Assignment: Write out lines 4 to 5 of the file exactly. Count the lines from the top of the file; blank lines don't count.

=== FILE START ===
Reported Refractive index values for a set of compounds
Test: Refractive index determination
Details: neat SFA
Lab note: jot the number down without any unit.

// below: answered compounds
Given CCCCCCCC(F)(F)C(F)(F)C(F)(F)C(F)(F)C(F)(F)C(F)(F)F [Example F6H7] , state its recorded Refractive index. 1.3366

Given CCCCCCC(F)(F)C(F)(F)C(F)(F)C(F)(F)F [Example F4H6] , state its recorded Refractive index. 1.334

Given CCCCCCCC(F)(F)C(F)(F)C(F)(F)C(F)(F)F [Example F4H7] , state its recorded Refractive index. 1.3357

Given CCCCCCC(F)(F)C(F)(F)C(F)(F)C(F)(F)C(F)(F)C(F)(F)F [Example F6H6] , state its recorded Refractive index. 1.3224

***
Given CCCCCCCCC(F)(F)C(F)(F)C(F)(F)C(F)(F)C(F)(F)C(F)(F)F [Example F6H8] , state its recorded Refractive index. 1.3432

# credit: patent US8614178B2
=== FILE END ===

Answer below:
Lab note: jot the number down without any unit.

// below: answered compounds